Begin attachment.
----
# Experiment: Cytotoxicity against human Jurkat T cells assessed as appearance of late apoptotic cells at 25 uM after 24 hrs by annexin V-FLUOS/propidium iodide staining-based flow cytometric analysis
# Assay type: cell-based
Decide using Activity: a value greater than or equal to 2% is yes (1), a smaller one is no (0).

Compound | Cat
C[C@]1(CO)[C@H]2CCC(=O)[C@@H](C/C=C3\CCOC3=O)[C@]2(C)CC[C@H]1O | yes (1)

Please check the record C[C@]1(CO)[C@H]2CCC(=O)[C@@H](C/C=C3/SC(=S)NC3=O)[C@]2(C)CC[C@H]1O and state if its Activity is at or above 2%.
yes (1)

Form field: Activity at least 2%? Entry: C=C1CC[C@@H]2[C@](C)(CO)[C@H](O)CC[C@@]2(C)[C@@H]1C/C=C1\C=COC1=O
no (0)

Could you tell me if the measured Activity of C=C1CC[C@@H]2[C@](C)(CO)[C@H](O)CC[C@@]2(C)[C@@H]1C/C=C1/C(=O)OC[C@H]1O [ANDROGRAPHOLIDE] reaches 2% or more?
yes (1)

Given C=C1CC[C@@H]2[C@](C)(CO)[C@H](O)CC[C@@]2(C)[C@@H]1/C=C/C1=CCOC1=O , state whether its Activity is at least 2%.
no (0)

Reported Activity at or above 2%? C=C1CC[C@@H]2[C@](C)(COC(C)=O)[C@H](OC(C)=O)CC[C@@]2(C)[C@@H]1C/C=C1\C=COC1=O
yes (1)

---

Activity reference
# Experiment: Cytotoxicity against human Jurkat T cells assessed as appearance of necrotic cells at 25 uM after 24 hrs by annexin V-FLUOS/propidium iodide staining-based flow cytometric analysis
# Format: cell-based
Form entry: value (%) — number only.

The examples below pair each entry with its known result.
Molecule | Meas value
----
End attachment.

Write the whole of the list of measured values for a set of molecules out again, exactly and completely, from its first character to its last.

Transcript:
# Experiment: Cytotoxicity against human Jurkat T cells assessed as appearance of late apoptotic cells at 25 uM after 24 hrs by annexin V-FLUOS/propidium iodide staining-based flow cytometric analysis
# Assay type: cell-based
Decide using Activity: a value greater than or equal to 2% is yes (1), a smaller one is no (0).

Compound | Cat
C[C@]1(CO)[C@H]2CCC(=O)[C@@H](C/C=C3\CCOC3=O)[C@]2(C)CC[C@H]1O | yes (1)

Please check the record C[C@]1(CO)[C@H]2CCC(=O)[C@@H](C/C=C3/SC(=S)NC3=O)[C@]2(C)CC[C@H]1O and state if its Activity is at or above 2%.
yes (1)

Form field: Activity at least 2%? Entry: C=C1CC[C@@H]2[C@](C)(CO)[C@H](O)CC[C@@]2(C)[C@@H]1C/C=C1\C=COC1=O
no (0)

Could you tell me if the measured Activity of C=C1CC[C@@H]2[C@](C)(CO)[C@H](O)CC[C@@]2(C)[C@@H]1C/C=C1/C(=O)OC[C@H]1O [ANDROGRAPHOLIDE] reaches 2% or more?
yes (1)

Given C=C1CC[C@@H]2[C@](C)(CO)[C@H](O)CC[C@@]2(C)[C@@H]1/C=C/C1=CCOC1=O , state whether its Activity is at least 2%.
no (0)

Reported Activity at or above 2%? C=C1CC[C@@H]2[C@](C)(COC(C)=O)[C@H](OC(C)=O)CC[C@@]2(C)[C@@H]1C/C=C1\C=COC1=O
yes (1)

---

Activity reference
# Experiment: Cytotoxicity against human Jurkat T cells assessed as appearance of necrotic cells at 25 uM after 24 hrs by annexin V-FLUOS/propidium iodide staining-based flow cytometric analysis
# Format: cell-based
Form entry: value (%) — number only.

The examples below pair each entry with its known result.
Molecule | Meas value